Charging one out of six ingots in the pit furnace.

Hydrogen fuel can help steel industry reduce emissions

Successful tests by steelmaker Ovako together with Linde show that hydrogen fuel can “practically eliminate” the emissions associated with hot rolling of steel.

Hofors, a small town 2.5 hours north of Stockholm, has been a focal point of the Swedish steel industry for centuries. The town’s mill, owned and operated by steelmaker Ovako, has been in operation since 1604.

And earlier this year, Hofors was the scene of yet another important step in the steel industry: the first-ever full-scale test of heating steel using hydrogen as a fuel and oxygen as an oxidant before rolling. Carried out as part of a cooperation between Ovako and Linde, the test took place in one of Ovako’s pit furnaces at the Hofors rolling mill and had important implications for the future of the steel industry.

“It was really a historic moment for Linde and for the steel industry,” he recalls.

Present for the test was Ola Ritzén, Product Manager Metallurgy at Linde. And as he watched the glowing steel pass through the rollers, he knew he was witnessing a significant achievement.

“It was really a historic moment for Linde and for the steel industry,” he recalls.

Rolling of the first fossil free heated bar in the world.

Hydrogen instead of propane

In front of Ritzén and other colleagues from Linde and Ovako was the first fossil fuel-free heated ingot to go through a full-scale production hot steel rolling process. Traditionally, propane is used to heat the pit-furnaces where steel ingots are heated to temperatures above 1200 oC before they are rolled into different shapes for further processing.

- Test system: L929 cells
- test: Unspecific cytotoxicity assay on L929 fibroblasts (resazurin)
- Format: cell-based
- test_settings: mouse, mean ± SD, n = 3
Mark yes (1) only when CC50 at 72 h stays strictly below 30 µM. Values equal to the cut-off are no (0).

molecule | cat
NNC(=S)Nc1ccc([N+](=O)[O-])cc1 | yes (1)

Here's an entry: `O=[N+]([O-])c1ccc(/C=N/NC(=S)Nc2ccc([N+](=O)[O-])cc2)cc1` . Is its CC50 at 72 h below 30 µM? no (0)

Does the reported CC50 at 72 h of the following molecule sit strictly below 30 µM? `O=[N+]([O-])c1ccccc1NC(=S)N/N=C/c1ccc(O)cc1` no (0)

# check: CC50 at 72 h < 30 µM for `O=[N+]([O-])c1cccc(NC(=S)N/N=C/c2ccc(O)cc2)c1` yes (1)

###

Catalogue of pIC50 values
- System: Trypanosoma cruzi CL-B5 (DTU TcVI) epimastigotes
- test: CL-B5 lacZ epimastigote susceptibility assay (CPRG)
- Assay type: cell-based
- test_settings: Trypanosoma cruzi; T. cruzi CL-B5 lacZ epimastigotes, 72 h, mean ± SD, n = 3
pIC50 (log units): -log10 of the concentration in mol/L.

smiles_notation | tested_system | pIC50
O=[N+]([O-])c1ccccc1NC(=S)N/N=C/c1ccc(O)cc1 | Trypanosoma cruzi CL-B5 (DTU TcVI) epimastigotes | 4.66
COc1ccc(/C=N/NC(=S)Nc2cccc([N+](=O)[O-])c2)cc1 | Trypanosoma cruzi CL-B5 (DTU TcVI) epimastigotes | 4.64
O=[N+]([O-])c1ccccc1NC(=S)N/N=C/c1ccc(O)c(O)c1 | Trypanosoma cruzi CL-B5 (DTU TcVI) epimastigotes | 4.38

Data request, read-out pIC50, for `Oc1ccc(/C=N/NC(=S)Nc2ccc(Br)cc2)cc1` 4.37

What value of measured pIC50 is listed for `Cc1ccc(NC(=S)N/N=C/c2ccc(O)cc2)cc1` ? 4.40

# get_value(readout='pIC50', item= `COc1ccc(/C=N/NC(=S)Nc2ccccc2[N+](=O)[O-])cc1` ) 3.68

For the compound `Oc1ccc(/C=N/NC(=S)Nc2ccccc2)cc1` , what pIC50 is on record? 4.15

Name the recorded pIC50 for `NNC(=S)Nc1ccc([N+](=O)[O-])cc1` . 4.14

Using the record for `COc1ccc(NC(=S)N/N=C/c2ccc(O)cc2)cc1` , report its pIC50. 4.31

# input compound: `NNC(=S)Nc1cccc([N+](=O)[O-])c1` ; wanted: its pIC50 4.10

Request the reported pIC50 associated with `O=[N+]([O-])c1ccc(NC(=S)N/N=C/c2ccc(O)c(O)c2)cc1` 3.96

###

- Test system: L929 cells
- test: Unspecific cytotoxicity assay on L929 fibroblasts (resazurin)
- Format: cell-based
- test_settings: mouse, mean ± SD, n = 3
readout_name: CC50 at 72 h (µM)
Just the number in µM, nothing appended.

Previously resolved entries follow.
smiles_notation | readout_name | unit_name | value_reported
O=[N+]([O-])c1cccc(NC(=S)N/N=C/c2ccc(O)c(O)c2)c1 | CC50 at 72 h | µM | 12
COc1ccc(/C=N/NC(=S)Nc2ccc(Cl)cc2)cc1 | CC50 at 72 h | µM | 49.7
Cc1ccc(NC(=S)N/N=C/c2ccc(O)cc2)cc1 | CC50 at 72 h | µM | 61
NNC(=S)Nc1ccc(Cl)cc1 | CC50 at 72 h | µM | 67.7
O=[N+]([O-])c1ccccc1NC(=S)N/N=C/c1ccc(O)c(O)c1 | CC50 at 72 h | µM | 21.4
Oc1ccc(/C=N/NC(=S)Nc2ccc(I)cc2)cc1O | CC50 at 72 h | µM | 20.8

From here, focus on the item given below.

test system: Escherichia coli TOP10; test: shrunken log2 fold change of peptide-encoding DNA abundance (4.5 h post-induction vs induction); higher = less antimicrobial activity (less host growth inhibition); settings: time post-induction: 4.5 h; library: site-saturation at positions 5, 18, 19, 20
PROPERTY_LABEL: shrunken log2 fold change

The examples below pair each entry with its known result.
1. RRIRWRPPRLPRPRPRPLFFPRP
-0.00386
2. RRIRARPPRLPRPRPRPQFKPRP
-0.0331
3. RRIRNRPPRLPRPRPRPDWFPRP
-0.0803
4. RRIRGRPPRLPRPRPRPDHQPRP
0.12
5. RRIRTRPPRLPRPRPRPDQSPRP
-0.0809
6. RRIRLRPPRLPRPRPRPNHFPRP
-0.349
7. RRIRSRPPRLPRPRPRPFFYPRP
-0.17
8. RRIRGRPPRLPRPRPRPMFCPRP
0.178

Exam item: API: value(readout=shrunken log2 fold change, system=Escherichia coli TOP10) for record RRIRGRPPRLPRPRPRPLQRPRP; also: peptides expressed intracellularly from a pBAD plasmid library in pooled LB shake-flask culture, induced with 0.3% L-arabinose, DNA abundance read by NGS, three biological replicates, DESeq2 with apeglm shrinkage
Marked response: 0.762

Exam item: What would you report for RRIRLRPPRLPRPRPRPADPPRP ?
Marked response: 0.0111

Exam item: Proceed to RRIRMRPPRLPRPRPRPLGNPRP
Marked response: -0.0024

But during this test, the Ovako furnace was heated using hydrogen. Rather than coming from oil, hydrogen fuel is created through electrolysis – the process of splitting water into hydrogen and oxygen using electricity.

“This was the first time hydrogen was used to heat steel in an existing production environment,” says Anders Lugnet, Group Technical Specialist, Energy & Furnace Technology at Ovako.

Comprehensive analysis of the steel following the test revealed that heating with hydrogen did not adversely affect the steel’s quality.

This positive outcome lays the groundwork for introducing hydrogen as fuel for heating in full-scale rolling mill furnaces, which has the potential to drastically reduce the steel industry’s environmental impact.

“We now know it’s possible to use hydrogen without affecting the quality of the steel, which translates into a huge potential to drastically reduce our already world-leading low carbon footprint from cradle to gate,” adds Ovako’s Anders Lugnet.

CO2 free fuel

Using hydrogen as a combustion fuel has become an increasingly interesting area of research as Ovako and other steelmakers look to lower their reliance on fossil fuels and lower emissions.

When hydrogen fuel burns, it reacts with the oxygen and is converted back into water. As steam is the only by-product of hydrogen combustion, steel that is hot rolled using hydrogen fuel is free from emissions such as CO2 and SOx.